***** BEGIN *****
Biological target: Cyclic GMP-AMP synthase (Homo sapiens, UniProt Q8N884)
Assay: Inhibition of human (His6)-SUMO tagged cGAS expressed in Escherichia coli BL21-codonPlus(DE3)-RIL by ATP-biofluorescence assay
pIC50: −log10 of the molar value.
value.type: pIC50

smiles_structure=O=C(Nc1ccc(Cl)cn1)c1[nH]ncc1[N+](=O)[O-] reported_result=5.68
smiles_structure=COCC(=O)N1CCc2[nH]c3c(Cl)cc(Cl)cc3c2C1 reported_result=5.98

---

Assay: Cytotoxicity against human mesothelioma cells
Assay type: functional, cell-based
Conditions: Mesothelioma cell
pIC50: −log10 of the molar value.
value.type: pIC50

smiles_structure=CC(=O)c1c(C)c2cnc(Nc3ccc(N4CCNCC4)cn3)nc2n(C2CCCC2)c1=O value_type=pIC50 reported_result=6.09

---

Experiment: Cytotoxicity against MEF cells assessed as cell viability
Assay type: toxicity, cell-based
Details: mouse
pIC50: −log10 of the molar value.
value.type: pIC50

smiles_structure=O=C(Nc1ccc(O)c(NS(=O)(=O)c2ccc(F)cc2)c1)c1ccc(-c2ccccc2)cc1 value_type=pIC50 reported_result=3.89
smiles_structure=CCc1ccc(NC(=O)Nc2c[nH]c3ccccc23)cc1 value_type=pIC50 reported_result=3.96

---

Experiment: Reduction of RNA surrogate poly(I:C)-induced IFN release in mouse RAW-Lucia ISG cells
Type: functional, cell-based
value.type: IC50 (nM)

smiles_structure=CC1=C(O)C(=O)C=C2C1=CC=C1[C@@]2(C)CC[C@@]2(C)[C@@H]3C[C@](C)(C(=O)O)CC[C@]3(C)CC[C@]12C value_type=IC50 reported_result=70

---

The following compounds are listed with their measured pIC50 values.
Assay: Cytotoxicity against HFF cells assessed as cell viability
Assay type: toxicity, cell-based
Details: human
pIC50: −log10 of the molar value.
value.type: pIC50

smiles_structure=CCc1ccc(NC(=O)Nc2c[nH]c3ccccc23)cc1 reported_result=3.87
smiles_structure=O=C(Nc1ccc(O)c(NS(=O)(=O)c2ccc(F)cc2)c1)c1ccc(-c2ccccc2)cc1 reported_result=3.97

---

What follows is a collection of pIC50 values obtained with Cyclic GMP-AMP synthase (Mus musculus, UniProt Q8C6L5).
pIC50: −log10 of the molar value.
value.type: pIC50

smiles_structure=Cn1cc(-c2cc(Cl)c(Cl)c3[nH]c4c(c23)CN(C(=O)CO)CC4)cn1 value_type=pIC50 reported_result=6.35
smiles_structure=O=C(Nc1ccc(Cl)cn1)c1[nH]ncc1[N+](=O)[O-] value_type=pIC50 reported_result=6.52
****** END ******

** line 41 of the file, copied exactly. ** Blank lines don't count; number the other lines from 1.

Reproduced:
smiles_structure=O=C(Nc1ccc(Cl)cn1)c1[nH]ncc1[N+](=O)[O-] value_type=pIC50 reported_result=6.52